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Featured Opinion

After the Storm: A Modest Proposal

By Bill Britt
Alabama Political Reporter

Jury selection in the State vs Michael G. Hubbard began Monday, with opening arguments to begin on May 24 or 25. The trial is expected to last approximately a month, according to statements made at the last hearing.

If Hubbard, who is charged with 23 felony counts of public corruption, is found innocent, the monster, who is Speaker Hubbard, will scorch the Earth with his vengeance and retribution, and our State will never be rid of his corrupting influence. If convicted, there will be a brief moment to change rules, institutions and policies, that will prevent men like Hubbard from harming our State by using government for craven, personal gain. If convicted, there will be an opening to stop the practices that have enabled Hubbard and his cronies to thrive.

That moment, after the storm, is our best chance to get it right.

In 2010, Hubbard claimed that he stormed the State House, taking it back from 136 years of corrupt Democrats. He replaced those Democrats with a tyrannical regime, which ushered in an unparalleled circus of bacchanal. Lawmakers, policy wonks and even lobbyists should be eager to come together to bring about change to our broken system.

With Gov. Robert Bentley’s administration out of control and under investigation, more tempests lie just over the horizon; but they are not so great as to thwart honest men and women from doing their duty.

While I do not pretend to have any absolute solutions, I will offer some suggestions.

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First, we must admit that our Ethics Commission is broken beyond repair. As an institution, its formal opinions have enabled public officials to skirt State Ethic laws, and its informal opinions have opened the door for widespread abuse.

Even now, lawmakers are employed by organizations whose sole purpose is to lobby the government. Even now, the ethics commission continues to offer secret opinions that hide lucrative contracts from the public. It has not only failed, but has institutionalized systematic lawlessness. They have not enforced the ethics code as intended, but have looked for every way to allow public officials to cheat and disobey the black letter of the law. The politically appointed and motivated Ethics Commission must be disbanded completely.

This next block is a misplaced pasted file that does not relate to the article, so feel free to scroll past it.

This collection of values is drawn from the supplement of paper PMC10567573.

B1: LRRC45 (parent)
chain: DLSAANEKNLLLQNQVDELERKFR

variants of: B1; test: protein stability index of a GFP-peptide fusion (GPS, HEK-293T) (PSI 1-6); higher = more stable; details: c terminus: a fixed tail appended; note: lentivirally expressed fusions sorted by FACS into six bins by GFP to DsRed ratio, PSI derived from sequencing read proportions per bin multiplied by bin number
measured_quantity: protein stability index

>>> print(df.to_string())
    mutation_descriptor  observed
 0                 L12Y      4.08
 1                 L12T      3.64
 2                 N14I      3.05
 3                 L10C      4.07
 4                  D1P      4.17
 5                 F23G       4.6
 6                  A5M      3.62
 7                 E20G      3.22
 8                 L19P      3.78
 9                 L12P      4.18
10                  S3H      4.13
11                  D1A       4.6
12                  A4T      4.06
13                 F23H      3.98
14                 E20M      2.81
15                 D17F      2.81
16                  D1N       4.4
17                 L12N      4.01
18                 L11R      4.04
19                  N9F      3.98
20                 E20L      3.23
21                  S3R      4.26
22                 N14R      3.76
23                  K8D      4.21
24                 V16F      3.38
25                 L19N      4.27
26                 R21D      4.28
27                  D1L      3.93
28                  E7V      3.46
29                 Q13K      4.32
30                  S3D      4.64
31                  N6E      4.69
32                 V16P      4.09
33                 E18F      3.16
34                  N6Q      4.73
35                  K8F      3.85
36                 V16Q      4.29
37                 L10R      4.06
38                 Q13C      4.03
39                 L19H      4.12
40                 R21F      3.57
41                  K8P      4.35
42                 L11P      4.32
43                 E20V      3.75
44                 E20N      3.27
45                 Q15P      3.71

What is to be its replacement?

There are ethics laws on the books just as there are laws about theft. The State doesn’t have a special commission to issue opinions or free advice to those who want to steal. What we have are law enforcement officers, the Attorney General’s Office, district attorneys, and courts to investigate, indict and try criminals. That system has, for the most part, served our State well.
The job of policing, investigating and enforcing our ethics laws should be placed under the Special Prosecutions Divison of the Attorney General. A line item budget guarantee should be instituted as it is, with the current ethics commission, to prevent political meddling. A special unit with the division can be established to oversee and enforce the ethics laws. The current budget can be moved to the Attorney General’s Office where career prosecutors will carry out the duty of enforcing the laws unlike the the Ethics Commission who has refrained from doing.

It is a simple and straightforward solution.

Secondly, the State Legislature should pass a law that forbids public office holders, who are convicted of an ethics violation related to their office, from lobbying in any capacity. No politico should be allowed to make money as a lobbyist, if they were convicted of a crime related to their office.

Once again, a simple solution.

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Thirdly, a Blue Ribbon panel, comprised of judges, members of the Attorney General’s Special Prosecution Division, and lawmakers should be appointed to review current law. This will allow for real reformed not guided solely by politicos but everyone with a stake in the outcome.

If Hubbard is convicted, lawmakere must be resolved to make changes to rein in the corruption.

Hubbard stormed the State House and Hell followed. It is time to clean up the debris so our State can heal and prevent the next Hubbard-in-waiting.

Bill Britt is editor-in-chief at the Alabama Political Reporter and host of The Voice of Alabama Politics. You can email him at [email protected] or follow him on Twitter.

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